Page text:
In the final section of the museum, rooms highlight ten notable interiors that showcase the company’s products, including the Walt Disney Concert Hall in Los Angeles by Frank Gehry, the Auditorium  Parco della Musica in Rome by Renzo Piano, and the Forum Building in Barcelona by Herzog & de Meuron. Other exhibitions in this section focus on the company’s leather upholstery in cars, yachts, airplanes, and helicopters, as well as its projects for top international businesses, such as Ferrari, Maserati, Lancia, Pershing, and Etihad Airways.

The museum is testament to “our history and our brand values of tradition, craftsmanship, and handwork—or what we call ‘the intelligence in our hands,’” says Roberto Archetti, Poltrona Frau’s brand manager. “Michele De Lucchi has created a very elegant and intimate atmosphere, which is perfectly coherent with the brand.” It also lays a substantial foundation of inspiration for the company’s future.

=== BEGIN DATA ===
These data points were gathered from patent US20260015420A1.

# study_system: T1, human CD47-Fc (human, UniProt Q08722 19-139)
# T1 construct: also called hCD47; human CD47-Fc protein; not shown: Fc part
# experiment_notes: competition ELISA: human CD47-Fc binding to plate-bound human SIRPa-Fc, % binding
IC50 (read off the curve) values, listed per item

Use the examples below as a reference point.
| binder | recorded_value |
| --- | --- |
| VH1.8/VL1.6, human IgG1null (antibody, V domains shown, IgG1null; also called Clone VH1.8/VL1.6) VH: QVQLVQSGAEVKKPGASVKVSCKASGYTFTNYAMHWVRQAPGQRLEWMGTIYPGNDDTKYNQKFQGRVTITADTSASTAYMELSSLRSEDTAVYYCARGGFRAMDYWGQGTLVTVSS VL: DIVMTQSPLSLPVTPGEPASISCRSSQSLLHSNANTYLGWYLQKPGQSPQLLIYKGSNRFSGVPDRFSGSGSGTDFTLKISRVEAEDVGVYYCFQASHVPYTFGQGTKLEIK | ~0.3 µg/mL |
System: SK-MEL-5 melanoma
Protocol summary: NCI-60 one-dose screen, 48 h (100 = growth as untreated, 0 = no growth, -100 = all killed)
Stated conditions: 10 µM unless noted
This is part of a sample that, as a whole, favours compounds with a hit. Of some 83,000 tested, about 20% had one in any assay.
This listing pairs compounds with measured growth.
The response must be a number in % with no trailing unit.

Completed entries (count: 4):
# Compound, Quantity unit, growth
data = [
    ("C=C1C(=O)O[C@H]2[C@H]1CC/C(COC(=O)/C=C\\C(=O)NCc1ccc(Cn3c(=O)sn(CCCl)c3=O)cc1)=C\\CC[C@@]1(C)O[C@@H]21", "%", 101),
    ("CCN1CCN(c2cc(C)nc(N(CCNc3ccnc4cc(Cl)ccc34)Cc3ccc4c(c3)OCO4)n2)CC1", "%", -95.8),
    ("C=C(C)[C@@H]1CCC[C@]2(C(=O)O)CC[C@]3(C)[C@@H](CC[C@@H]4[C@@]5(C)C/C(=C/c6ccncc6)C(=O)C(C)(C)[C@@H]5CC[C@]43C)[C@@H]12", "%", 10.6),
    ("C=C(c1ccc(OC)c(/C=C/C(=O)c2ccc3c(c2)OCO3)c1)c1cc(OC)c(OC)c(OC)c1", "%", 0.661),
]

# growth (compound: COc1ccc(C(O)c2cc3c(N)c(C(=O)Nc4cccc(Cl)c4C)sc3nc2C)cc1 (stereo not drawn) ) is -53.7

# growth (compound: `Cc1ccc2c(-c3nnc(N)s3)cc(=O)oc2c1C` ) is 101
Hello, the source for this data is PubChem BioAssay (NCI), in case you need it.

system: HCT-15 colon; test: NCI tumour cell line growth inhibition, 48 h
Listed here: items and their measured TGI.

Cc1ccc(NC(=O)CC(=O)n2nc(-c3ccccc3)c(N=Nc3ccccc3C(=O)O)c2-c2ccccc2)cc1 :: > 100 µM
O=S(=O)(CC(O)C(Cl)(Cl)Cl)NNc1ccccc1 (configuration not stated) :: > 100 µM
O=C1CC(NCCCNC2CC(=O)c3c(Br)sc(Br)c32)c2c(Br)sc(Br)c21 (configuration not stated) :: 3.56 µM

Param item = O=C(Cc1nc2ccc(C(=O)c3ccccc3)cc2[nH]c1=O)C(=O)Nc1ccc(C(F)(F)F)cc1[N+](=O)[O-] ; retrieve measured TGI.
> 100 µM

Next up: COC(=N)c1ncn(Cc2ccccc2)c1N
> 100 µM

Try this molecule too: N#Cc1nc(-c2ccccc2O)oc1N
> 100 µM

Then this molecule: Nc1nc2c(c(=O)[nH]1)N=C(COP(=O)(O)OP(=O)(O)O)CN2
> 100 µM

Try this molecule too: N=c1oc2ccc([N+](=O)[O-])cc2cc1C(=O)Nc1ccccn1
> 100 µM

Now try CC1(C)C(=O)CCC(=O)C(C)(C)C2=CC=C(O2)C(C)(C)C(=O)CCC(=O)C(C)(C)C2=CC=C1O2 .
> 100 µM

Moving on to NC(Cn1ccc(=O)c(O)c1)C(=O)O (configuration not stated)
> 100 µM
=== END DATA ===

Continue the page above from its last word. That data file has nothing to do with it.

Key Design Highlights

  • Three galleries highlight the company’s history and products, as well as great interiors around the world.
  • Neutral colors and a refined material palette allow the products and displays to be the main focus within the space.
  • Illuminated displays made from wood and fabric organize products by decade.

Poltrona Frau Museum

  • Architect: Michele De Lucchi
  • Client: Poltrona Frau
  • Where: Tolentino, Italy
  • What: 15,000 square feet on one floor
  • Cost/sf: Withheld at client’s request